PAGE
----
Wednesday, December 17, 2014

New Zealand 2014 - Wanaka Puzzling World

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New Zealand 2014: Wanaka Puzzling World
Wanaka, South Island, New Zealand - November 2014
Tumbling Towers.
A visit to the Puzzling World in Wanaka is a visit to be befuddled, bemused, bewildered, baffled, bamboozled, amazed, perplexed and intrigued. Yes all of these feelings came to me as I viewed exhibits after exhibits. Yes, for those who wants to be mystified not by magic but by the quirks of physics and the human conception, go there and be bepuzzled!
Gosh! Am I puzzling you already.... read on and the confusion may clear up OR ... haha .. perhaps it may become more confusing.

I put here a map so that you can orientated yourself as I take you on a tour of the place and not be lost.
Puzzling World was started by Stuart and Jan Landsborough at the end of 1973 with the opening of the Great Maze. That proofed to be a major attraction and more and more inter-active puzzling exhibits were included.

Moving in from the car-park, even before entering the place itself, one will see the Tumbling Towers with their colourful roofs at one corner. To another corner is the Leaning Tower, which really leans - it leans much more, very much more than the Leaning Tower of Pisa.
Leaning at an angle of about 45 degress, it seem to dangerously perched on one corner of its base. It looked like a giant had come by and pushed it aside, ripping it off the ground. ...And then some good angels and pixies came around to hold it up invisibly, stopping it from toppling over.
The tower is also a clock tower, but this is a fun back-to-front clock that oddly run backwards in time, starting from midnight December 31st 1999! I wonder whether there is a significance in that time and date?
Gosh! I better stop wondering and just let myself be amused.

The tower is also a source of prankish photos, like this Goliath couple pushing it over ...

... OR this Herculean guy holding it up with a single hand.

Just pass the entrance and behind the cafeteria is the Puzzle Centre. Here at the many tables are puzzle games waiting for visitors to solve with their hands, minds and eyes.

To one side of this room, on display within enclosed glass shelves are a collection of favourite puzzles from all over the world - some of these intriguing addictive games stretches centuries back in time. Perhaps you can recognise some of them that you had played with while as a growing child OR as an adult still with that inquisitive child within.

A side door of the Puzzle Centre leads outdoor to the Great Maze. This is the thing that started it all for the Puzzling World tourist attraction.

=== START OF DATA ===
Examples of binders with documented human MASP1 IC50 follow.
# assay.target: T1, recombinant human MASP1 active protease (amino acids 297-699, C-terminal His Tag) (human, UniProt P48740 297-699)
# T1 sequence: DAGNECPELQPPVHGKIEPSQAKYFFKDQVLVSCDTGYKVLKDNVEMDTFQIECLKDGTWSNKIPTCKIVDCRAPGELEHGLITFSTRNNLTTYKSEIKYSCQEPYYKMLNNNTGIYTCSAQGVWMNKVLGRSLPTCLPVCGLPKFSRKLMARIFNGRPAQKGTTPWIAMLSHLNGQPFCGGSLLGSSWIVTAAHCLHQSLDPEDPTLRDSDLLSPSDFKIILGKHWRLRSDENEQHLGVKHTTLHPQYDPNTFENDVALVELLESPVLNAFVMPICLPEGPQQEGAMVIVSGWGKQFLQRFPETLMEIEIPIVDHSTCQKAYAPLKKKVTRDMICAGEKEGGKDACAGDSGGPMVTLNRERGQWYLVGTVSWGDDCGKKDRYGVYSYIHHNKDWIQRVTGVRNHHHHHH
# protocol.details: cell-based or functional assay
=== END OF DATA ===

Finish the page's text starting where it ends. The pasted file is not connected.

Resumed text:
The Great Maze is now even greater, it has been extended to 1.5km long; most people has to walk three to five kilometres to solve it!

To add to it, the maze is now even more complex. With over-bridges (that are part of the maze) added to span over the timber walls below, it has become the only 3-D maze in the world.

There are four towers of different colours at corners of the maze; the challenge is to find the towers! The harder challenge is to find the towers in a particular order!

Back inside, the Hologram Hall displays lots of holograms, but photos are only 2-D and thus cannot show the 3-D effects of holograms. There are many holograms here and visitors can be seen moving left to right and even up and down to grasp the visuals of the 3-D effect.

The Tilted House is one of the best experience in the Illusion Rooms. As shown in above chart, the Tilted House is tilted downwards by 15 degrees. Walls and openings although looking vertical are actually tilted too.

Although one knows that the house is tilted, the illusion is complete with walls and openings tilted making it look like the rooms in the house are "horizontal" when their are actually slanting. Even if one know this, the brain cannot comprehend the physics of it. Without windows as reference to the outside world, the brain gets tricked. One tends to be pull towards a wall instead of compensating by standing atilt.

Although the brain is still confused and the "pull" is still there, after a while one adjusts to the situation. Visitors like those above are having fun, looking like they are standing slanting when they are actually standing vertical.

Those steps seems to be sloping and the person "miraculously" standing tilting without aid; when actually the steps are horizontal and the person is standing vertical.

A swing seems to be magically frozen in an up-swing position!

At one wall of a room is a jigsaw puzzle of the Mona Lisa, patiently smiling at the confused visitors.

But look closely now. The photo of Mona Lisa is composed from several small photos of people fro the Middle Ages. No wonder she was smiling impishly.

Now, this one room that makes a person self-centric.
On the walls are panels of faces of VERY IMPORTANT people and all these faces are looking at you!
There are seven walls, each six panels wide and four panels tall giving a total of 168 faces. AND all of them staring at you; there eyes and faces following you as you move around. A bit eerie, yeah?
The faces are that of Albert Einstein, Mother Theresa, Winston Churchill, Vincent Van Gogh, Abraham Lincoln, Ludwig von Beethoven and Nelson Mandela. With all these VVIPs staring at you, one can either feel self-centred or humbled.